Written by Lana LawUpdated Feb 15, 2022
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Written by Lana LawUpdated Apr 25, 2022
The second largest state in the US, Texas is brimming with countless possibilities for fun and adventure.. River Walk. Be sure to stop in at the visitor center in Pine Springs for information on the park, including details of hiking and biking trails.. The Stockyards National Historic District remains Fort Worth's biggest draw.. In the spring, the water is packed with people tubing down the river.. The Dallas Arboretum is one of the top botanical gardens in the United States.. One of the best family outings in the state, the Fort Worth Zoo is a fun and enjoyable thing to do when visiting town.. It's not all underwater at the Texas State Aquarium.. These are just some of the attractions at the aquarium.
Written by Diana BoccoUpdated Jan 31, 2022
Surrounded by lush green pastures and located over 1,000 meters above sea level, the village of Grindelwald is a major Swiss ski destination but also a very popular area for both summer and winter hiking.. Picturesque Brienz. The largest waterfall – 23 meters high and 150 meters wide – in Europe flows on the Rhine river, past castle Laufen, the Wörth Castle, and several coastline villages.. Once a Roman outpost, Chillon is now home to the most visited island castle in Switzerland.. Murren's stunning location means it offers a perfect view of three massive mountains around: Monch, Eiger, and Jungfrau.
Written by Chloë Ernst and Michael LawUpdated Jan 31, 2022
Not truly an island, the arts hub is linked to residential areas by one road and footbridges to the south, and to the Downtown peninsula (across False Creek) by ferry.. Canada Place. If you are staying in Vancouver and looking for an easy way to visit the bridge and see some city highlights, the Vancouver City Tour including Capilano Suspension Bridge is a convenient option.. Robson Street is best known for shopping.. Many of the top attractions, including Stanley Park, English Bay, Robson Street, Gastown, and Granville Island, are located in the city center, along with great shopping and dining.. The best time to visit Vancouver is in the spring and summer.
Written by Lavanya Sunkara and Lura SeaveyUpdated May 26, 2022
If you are traveling from Boston, you will have several ferry options, as well as a few flight choices.. Travel in an air-conditioned mini coach to Cape Cod, then ferry across the Vineyard Sound either on The Steamship Authority or Island Queen Ferry (depending on the season) to Martha's Vineyard to explore all six of its distinct towns, including Vineyard Haven and Aquinnah.. Enjoy the scenic Vineyard Sound on a relaxing ferry ride from Cape Cod to Martha's Vineyard on either The Steamship Authority or the Island Queen Ferry .. The former is run by the state of Massachusetts and departs from Woods Hole in Cape Cod to Vineyard Haven all year-round, and Oak Bluffs seasonally.. There is no direct road connecting Boston to the island of Martha's Vineyard, so your easiest option is to drive to Cape Cod's ferry terminals.. JetBlue also offers seasonal nonstop flights from the Logan airport to Martha's Vineyard.. The airport is located in the middle of the island, three miles south of Vineyard Haven.. 18 Top-Rated Tourist Attractions in Massachusetts. 13 Top-Rated Hotels in Boston, MA. 14 Best Free Things to Do in New York City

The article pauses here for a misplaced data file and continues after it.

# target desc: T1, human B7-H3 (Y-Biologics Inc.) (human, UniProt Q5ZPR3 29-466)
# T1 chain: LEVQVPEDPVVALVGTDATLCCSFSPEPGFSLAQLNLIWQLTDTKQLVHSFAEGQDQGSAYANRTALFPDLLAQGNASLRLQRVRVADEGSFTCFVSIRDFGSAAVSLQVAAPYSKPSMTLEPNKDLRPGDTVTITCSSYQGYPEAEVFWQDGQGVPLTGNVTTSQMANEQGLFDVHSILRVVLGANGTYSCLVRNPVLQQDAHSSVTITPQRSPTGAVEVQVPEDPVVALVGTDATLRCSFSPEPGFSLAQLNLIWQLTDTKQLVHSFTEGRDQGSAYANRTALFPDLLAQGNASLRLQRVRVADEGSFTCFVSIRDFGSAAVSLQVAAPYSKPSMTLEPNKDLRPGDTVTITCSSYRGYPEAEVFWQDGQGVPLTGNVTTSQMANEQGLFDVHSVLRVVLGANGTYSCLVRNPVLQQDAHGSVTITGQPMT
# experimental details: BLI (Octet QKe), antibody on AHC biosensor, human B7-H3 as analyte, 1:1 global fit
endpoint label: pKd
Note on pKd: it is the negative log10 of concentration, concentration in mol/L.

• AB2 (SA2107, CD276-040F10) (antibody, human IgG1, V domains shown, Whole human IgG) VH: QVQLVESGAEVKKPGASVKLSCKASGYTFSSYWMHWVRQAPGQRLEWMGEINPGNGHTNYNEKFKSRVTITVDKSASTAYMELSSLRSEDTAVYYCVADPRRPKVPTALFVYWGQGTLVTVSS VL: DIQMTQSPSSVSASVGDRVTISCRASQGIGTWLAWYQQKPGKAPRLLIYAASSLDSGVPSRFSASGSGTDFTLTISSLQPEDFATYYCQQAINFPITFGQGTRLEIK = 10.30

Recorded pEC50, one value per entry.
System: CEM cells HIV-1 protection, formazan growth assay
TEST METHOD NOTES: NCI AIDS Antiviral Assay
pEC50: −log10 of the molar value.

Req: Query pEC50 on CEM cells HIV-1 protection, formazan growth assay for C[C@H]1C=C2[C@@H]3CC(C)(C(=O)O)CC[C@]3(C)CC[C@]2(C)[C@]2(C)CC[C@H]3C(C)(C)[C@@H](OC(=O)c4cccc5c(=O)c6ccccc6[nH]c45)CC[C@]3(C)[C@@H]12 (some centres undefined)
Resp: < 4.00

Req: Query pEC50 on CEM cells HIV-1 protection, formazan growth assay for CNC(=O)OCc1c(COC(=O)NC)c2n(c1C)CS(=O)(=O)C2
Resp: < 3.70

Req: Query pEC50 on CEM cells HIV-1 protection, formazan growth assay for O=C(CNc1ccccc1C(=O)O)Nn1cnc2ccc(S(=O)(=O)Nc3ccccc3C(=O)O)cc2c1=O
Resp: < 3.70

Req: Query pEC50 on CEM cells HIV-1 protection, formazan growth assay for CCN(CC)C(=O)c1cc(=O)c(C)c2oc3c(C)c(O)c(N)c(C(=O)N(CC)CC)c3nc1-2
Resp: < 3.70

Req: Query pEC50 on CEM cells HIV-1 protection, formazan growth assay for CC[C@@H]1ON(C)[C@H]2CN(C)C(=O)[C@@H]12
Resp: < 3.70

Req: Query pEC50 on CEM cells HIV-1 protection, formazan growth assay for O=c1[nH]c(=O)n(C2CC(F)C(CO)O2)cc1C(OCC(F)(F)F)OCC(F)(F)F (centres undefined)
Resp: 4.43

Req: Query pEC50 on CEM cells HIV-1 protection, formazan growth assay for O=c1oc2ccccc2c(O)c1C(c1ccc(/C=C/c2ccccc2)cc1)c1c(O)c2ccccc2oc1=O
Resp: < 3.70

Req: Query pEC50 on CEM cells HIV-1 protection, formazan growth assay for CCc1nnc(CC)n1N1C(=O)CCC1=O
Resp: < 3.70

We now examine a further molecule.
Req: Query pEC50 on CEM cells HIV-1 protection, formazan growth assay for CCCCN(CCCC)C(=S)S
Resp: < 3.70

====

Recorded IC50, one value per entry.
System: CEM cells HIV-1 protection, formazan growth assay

Written by Brad LaneJun 8, 2020
Whether it's golfing within view of the water, camping next to the shore, or renting a boat for the day, the Lake of the Ozarks offers all types of vacations and things to do.. Osage Beach , six miles south of Lake Ozark, is another popular place to visit and is the largest city at Lake of the Ozarks.. Boat on Lake of the Ozarks. To top off any visit, the campground at the state park ranks as one of the best camping spots at Lake of the Ozarks .. Osage National Golf Resort is in Osage Beach and is open to the public to play.. South of Osage Beach and across the lake in Camdenton, Old Kinderhook is regarded as one of the Ozark's best public golf courses.. With easy access to the water, other popular activities at Ha Ha Tonka include boating, fishing, and swimming.. Near the northwest entrance of Ha Ha Tonka State Park, the ruined remains of an early 20th-century castle are a unique feature of this popular state park.. The facility also features a museum displaying the history behind nearby Bagnell Dam.. Address: Lake of the Ozarks State Park, Missouri. Situated just south of Osage Beach and Lake of the Ozarks State Park, Big Surf Waterpark features raging rapids, lazy rivers, and a variety of water attractions.. 10 Top-Rated Resorts at Lake of the Ozarks. 14 Top-Rated Beaches in Missouri. 13 Top-Rated Resorts in Missouri